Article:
Rocky Mountain Section - 69th Annual Meeting - 2017

Paper No. 2-7
Presentation Time: 11:30 AM


CAMPBELL, S. Gordon1, DOLBY, Graham2, MCNEIL, David H.3 and GINGRAS, Murray1, (1)Department of Earth and Atmospheric Sciences, University of Alberta, 1-26 Earth Sciences Building, University of Alberta, Edmonton, AB T6G 2E3, Canada, (2)G. Dolby and Associates, Calgary, AB T3E 6H6, (3)Geol Survey of Canada, 3303 33rd St. N.W, Calgary, AB T2L 2A7, Canada,

The Early Cretaceous Bluesky Formation in Alberta, Canada is an important bitumen reservoir. Much research has focused on the Bluesky’s sedimentology, ichnology, and stratigraphy, but the micropaleontological nature is largely undescribed.

Cored wells containing the Bluesky Formation, the underlying Gething Formation, and the overlying Wilrich Member were logged in the study area. A facies scheme was erected based on the preserved sedimentology and ichnology. To characterize the palynological and foraminiferal nature of those facies, core samples were recovered from several representative wells. The results were calibrated with the sedimentological and ichnological characteristics to provide enhanced paleoenvironmental interpretations.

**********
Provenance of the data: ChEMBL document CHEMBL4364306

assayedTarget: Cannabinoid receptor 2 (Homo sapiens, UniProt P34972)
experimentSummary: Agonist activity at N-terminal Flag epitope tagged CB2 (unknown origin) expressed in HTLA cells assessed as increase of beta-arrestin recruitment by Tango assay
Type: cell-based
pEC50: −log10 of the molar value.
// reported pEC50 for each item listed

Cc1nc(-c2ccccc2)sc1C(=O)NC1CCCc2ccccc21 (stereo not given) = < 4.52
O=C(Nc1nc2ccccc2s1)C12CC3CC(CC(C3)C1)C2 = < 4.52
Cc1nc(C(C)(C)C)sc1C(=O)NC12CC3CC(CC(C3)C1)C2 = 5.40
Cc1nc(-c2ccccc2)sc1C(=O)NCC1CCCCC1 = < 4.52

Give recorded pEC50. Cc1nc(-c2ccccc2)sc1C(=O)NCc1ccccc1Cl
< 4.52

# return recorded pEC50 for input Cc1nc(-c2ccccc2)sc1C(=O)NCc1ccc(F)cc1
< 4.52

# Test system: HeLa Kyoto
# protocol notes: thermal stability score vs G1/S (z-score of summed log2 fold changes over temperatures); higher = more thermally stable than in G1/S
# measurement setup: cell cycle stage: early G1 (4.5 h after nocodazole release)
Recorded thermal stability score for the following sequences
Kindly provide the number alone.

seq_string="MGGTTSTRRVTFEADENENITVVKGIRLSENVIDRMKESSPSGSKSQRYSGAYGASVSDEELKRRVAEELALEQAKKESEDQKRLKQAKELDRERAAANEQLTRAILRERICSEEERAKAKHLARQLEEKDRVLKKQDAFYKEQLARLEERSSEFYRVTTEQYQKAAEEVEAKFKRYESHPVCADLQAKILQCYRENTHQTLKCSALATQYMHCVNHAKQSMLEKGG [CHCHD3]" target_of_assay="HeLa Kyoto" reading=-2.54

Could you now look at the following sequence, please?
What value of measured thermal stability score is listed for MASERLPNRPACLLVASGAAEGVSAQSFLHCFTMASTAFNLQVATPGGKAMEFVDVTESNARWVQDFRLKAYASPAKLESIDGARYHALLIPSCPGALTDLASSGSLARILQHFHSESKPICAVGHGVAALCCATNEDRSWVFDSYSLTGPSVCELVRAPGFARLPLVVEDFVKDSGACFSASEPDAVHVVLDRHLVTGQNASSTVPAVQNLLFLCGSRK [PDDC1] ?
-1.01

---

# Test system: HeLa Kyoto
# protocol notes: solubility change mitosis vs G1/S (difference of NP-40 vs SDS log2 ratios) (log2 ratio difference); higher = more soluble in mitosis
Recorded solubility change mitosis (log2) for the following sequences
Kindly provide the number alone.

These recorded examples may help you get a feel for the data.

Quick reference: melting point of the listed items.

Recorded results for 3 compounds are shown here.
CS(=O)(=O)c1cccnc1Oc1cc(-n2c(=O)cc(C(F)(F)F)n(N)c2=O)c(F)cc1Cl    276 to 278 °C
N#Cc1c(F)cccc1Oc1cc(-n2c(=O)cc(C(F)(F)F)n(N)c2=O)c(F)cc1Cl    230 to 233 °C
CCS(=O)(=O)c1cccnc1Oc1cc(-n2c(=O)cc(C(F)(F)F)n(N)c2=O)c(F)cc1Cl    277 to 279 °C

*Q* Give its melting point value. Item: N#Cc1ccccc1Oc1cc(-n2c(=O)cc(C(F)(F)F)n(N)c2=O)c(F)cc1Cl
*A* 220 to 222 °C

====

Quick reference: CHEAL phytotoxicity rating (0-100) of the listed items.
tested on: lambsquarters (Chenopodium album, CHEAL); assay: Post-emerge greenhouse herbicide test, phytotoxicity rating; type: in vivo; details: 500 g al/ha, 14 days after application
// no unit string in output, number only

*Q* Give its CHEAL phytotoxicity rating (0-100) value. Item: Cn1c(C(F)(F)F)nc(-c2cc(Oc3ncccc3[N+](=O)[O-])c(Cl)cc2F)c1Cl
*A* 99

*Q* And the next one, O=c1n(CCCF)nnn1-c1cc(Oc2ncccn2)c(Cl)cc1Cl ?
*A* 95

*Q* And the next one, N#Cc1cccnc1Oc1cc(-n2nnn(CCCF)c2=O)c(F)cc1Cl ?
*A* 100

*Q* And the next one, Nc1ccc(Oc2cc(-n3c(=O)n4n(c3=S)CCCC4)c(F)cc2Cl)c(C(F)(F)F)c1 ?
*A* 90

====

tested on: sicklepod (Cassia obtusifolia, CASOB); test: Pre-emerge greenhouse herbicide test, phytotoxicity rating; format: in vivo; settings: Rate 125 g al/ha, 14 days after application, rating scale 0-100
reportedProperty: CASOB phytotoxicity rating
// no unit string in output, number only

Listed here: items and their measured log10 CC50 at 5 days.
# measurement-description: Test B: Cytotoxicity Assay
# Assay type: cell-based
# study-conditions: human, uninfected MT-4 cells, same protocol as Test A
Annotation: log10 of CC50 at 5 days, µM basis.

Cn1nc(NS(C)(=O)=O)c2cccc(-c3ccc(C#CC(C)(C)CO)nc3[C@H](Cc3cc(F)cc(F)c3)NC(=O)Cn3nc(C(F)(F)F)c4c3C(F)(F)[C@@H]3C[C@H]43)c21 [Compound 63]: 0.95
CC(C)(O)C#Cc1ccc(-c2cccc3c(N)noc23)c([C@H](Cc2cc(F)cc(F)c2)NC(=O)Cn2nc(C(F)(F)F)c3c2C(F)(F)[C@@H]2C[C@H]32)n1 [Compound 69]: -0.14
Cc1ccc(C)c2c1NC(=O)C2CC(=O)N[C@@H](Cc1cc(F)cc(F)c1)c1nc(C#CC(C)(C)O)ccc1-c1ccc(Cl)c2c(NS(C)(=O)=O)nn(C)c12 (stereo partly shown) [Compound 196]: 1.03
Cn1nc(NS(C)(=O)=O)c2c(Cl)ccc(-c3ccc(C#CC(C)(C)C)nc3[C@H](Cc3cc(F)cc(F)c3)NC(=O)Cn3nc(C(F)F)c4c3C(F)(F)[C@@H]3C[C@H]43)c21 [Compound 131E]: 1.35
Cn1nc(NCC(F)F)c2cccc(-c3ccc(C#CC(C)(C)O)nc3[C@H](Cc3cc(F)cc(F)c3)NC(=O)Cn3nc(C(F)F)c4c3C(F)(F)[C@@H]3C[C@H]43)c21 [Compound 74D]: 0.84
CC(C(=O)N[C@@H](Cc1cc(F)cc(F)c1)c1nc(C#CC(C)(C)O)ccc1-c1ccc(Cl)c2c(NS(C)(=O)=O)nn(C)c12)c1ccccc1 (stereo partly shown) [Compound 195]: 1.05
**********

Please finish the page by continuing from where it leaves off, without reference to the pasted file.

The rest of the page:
Sediments of the upper Gething Formation contain an abundance of plant spores and pollen, freshwater and brackish-water dinocysts, and low-salinity tolerant forams. These assemblages reflect deposition in lowland swamps, marshes, and brackish bays. The overlying Bluesky Formation palynofloral assemblage reflects encroachment of the transgressing Boreal Sea and contains a unique suite of marginal-marine dinocysts. Accessory taxa and calcareous forams and microfossils indicate varying degrees of salinity stresses in deltaic and bay subenvironments. These interpretations are consistent with those made from the sedimentological and ichnological features.

There is a discernible shift in the micropaleontological composition of the Bluesky Formation and the overlying Wilrich Member; deposits of the Wilrich suggest an increase in marine influences at the time of deposition. Dinocysts are associated with shallow-water, near-shore conditions, and the presence of agglutinated and calcareous forams indicate meso- to polyhaline marine salinities. These assemblages suggest that overall marine salinity levels of the encroaching Boreal Sea may have been sub-euhaline.

This study underscores the value of integrating sedimentological and ichnological observations with preserved palynological and microfossil evidence. These micropaleontological datasets help establish criterion to distinguish important stratigraphic boundaries between Gething, Bluesky, and Wilrich sediments. They are also useful in constraining the age of the deposits.